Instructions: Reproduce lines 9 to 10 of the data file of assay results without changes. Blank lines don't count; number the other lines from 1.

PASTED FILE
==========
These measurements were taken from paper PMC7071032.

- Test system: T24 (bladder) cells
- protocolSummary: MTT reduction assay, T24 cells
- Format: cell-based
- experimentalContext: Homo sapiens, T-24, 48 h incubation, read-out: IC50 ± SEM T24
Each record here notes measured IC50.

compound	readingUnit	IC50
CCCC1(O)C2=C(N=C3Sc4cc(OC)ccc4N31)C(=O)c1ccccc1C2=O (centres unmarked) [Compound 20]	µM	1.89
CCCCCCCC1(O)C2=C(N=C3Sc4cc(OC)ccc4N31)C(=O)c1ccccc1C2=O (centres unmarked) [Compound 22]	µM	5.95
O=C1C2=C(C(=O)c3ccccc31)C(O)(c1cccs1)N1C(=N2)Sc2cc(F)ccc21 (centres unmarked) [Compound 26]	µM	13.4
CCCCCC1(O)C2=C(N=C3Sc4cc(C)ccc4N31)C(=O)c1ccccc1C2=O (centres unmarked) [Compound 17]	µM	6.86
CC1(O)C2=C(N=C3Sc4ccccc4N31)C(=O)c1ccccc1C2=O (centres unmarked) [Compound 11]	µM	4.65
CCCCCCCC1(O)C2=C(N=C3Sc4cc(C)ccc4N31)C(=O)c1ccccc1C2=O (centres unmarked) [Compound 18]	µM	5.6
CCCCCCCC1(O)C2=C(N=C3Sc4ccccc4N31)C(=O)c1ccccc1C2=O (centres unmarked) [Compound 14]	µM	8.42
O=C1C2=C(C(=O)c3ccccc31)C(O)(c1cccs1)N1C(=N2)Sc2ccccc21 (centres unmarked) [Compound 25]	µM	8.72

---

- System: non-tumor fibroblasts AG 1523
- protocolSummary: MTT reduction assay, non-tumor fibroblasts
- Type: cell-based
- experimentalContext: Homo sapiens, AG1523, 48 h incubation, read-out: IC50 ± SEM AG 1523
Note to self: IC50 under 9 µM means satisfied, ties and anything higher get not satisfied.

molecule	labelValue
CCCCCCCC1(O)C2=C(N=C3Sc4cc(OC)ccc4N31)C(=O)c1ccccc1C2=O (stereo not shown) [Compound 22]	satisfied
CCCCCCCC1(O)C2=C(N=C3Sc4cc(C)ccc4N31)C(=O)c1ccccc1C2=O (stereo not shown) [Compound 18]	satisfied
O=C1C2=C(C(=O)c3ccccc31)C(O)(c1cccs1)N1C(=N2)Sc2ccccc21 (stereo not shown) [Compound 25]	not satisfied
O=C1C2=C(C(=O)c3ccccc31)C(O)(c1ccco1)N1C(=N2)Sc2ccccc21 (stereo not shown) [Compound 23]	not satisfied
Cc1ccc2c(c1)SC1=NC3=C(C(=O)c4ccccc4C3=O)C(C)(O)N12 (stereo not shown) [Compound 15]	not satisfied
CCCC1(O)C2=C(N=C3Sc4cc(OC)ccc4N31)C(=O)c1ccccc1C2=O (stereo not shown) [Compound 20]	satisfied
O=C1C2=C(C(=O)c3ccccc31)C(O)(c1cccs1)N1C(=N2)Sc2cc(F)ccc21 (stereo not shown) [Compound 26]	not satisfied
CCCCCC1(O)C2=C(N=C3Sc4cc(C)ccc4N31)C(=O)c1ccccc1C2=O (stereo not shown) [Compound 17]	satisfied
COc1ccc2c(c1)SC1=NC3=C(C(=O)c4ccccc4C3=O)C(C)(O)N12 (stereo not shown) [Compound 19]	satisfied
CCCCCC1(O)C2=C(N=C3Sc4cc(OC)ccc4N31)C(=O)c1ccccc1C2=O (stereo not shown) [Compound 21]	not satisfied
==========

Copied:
CCCCCCCC1(O)C2=C(N=C3Sc4cc(OC)ccc4N31)C(=O)c1ccccc1C2=O (centres unmarked) [Compound 22]	µM	5.95
O=C1C2=C(C(=O)c3ccccc31)C(O)(c1cccs1)N1C(=N2)Sc2cc(F)ccc21 (centres unmarked) [Compound 26]	µM	13.4